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Those Who Are Suicidal Need to Know They Are Not Alone

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I made it to my 34th birthday, but I didn’t plan to. Only a few months before my birthday, I tried to take my own life. Yes, I’m talking about suicide even though it is taboo and I am also going to talk about depression and mental health struggles as well. Because they are real and they should not be ignored.

No 34-year-old mother of four beautiful children should ever come to a place where she feels there are no other options but death. What is worse — no one should ever feel that alone. Or die alone. That was what bothered my best friend the most about what I did; I was all alone. I hurt a lot of people when I did what I did, and mostly because they don’t understand how someone could do that. Heck, I have a hard time understanding what was going on, but it really was a lot of things.

My friends and family didn’t know about the darkness that creeps in and sits on your chest. Or what it feels like to have your child wrap their arms around you and say they love you, but you just want to squirm away because you do not feel worthy of such love. No one should die alone; even better no one should feel so alone. So why isn’t it talked about more? 

While I write this, there is someone out there who may think that no one, not a soul, knows what they are really thinking. Daily they struggle, and even daily ask for help in some subtle and some not-so-subtle ways. That is sad. It should be OK to talk about our feeling and it should be OK to go to the ER, tell a doctor or a loved one that you are “not OK.”  There should be no fear, no guilt and absolutely no shame!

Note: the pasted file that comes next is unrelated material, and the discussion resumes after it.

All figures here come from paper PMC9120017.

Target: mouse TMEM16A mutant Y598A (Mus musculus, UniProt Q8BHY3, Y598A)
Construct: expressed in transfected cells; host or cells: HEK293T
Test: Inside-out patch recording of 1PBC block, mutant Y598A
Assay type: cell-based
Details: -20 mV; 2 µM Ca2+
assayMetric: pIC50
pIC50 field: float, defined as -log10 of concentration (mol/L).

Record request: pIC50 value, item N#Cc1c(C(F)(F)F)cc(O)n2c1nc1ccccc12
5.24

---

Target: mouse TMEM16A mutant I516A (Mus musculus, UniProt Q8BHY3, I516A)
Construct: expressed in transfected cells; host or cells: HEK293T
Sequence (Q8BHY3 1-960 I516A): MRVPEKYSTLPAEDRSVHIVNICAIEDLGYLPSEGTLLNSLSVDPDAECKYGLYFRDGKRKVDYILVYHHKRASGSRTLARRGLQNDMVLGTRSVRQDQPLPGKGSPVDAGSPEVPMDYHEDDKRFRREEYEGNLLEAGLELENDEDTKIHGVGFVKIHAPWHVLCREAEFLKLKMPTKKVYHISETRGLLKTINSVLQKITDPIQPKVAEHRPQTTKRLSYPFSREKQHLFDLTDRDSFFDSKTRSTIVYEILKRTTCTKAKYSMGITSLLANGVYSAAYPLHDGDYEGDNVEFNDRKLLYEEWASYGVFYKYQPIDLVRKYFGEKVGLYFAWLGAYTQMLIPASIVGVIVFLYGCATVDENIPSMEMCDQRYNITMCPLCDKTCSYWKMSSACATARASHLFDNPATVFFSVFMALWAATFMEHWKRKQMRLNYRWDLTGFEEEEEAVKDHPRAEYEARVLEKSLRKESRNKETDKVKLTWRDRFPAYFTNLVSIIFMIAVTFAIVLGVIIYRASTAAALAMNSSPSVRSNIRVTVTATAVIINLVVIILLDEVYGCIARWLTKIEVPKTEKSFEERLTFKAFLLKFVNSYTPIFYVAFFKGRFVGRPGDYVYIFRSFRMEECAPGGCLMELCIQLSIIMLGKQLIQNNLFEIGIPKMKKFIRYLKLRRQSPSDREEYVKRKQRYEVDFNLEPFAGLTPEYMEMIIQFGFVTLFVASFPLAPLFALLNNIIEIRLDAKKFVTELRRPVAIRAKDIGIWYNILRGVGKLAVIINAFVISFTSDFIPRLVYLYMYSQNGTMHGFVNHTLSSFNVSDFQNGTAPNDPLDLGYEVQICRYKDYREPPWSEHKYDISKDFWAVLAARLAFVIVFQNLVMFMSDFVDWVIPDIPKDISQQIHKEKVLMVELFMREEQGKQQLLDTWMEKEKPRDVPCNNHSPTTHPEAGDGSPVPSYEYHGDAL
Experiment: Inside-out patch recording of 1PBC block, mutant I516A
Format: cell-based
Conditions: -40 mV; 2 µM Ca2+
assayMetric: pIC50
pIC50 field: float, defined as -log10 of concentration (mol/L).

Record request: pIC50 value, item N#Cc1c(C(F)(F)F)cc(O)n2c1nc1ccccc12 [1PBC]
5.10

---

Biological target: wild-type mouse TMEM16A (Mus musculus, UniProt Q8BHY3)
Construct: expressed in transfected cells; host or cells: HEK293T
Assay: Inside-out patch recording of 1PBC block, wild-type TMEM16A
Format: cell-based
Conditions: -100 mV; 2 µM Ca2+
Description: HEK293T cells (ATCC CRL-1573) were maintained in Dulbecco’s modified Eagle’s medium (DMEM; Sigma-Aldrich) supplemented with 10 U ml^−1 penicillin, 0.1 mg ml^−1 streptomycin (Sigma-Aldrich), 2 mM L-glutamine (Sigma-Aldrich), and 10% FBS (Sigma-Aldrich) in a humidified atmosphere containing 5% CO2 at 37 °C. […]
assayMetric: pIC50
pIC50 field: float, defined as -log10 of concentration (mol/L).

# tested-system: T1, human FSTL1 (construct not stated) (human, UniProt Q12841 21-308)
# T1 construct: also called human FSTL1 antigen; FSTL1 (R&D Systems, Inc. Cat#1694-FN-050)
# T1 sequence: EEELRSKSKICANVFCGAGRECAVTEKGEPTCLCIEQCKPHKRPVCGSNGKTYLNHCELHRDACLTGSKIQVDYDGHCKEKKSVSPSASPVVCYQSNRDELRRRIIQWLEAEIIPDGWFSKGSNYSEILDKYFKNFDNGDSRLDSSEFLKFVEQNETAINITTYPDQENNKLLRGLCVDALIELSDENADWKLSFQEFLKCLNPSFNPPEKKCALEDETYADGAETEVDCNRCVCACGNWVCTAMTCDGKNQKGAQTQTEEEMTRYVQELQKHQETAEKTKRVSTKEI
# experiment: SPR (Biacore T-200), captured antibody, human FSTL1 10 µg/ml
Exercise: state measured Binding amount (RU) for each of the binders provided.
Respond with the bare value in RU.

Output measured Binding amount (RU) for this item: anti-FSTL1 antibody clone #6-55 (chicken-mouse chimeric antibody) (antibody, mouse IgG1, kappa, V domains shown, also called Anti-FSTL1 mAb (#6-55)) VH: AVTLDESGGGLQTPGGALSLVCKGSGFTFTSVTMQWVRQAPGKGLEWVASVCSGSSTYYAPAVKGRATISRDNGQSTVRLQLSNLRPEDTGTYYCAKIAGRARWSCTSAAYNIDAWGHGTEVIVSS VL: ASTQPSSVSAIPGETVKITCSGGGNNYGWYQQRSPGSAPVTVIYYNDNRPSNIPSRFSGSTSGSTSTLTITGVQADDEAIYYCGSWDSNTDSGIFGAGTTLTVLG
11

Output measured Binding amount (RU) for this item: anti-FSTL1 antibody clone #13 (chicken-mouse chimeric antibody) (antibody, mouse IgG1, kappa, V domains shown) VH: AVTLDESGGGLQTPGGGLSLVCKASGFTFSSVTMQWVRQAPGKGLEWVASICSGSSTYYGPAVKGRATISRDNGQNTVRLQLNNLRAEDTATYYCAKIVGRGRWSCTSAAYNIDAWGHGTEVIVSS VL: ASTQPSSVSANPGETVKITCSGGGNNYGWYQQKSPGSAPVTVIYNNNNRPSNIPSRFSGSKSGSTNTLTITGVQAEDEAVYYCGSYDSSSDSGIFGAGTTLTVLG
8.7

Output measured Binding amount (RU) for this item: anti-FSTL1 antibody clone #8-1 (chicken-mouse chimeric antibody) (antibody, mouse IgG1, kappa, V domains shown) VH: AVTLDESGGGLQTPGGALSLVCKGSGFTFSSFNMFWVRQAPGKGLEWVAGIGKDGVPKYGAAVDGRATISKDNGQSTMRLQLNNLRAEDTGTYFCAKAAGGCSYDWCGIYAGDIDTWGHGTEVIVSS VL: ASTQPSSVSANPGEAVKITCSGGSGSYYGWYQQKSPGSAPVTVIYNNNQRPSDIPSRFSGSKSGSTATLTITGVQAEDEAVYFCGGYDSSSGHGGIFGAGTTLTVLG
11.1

There is help out there, but you have to get past to barriers to ask for it. It shouldn’t be taboo to talk about mental health issues or even personality disorders. I myself have borderline personality disorder, co-morbid with depression and anxiety, and I have started to speak out more. Because if I can save even one person from how I felt that night, I will talk and talk until I am exhausted. I want to help even that one person. They are worth it; we all are worth it! I was lucky and I was found in time, but it has left its mark on my family. It is hard for my husband to go downstairs without seeing me there. It is hard for him to sleep soundly wondering if I have snuck off. No family should go through that. No one should say goodbye in a letter and no family should have to feel the hurt and bewilderment of a death by suicide or even an attempt of a loved one.

Is it that mental illness makes us look weak? Weak, even though it can take an insurmountable amount of energy to just get out of bed? Even though it is sometimes hard to just brush your hair in the morning? I don’t think that is weakness, I think it is bravery to get up each morning again and again. I think it is brave to say “I am not OK; I need help.”  I want everyone who feels this way or has felt it to know you are not alone. You are not the only one going through this and there is help. Suicide is not a way out. It is just an ending; a very, very, sad ending. We need to talk about this more. We need to save those souls that are most definitely worth saving. We also need to do it now before it is too late!

Please don’t ever ignore someone who attempts suicide; or talks about it. They are not just “looking for attention,” they are looking for help. We can end people having to struggle alone and silently; by ending the taboo against having and struggling with mental illness. So I ask that you find a moment to consider what it may be like to struggle. Keep your eyes open and ears open so those who are crying for help, however silently, can be heard! No more lives need to be lost when we are here to listen!

If you or someone you know needs help, visit our suicide prevention resources page.

If you need support right now, call the Suicide Prevention Lifeline at 1-800-273-8255. You can reach the Crisis Text Line by texting “START” to 741-741.

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Image via Thinkstock Images

Originally published: November 10, 2016
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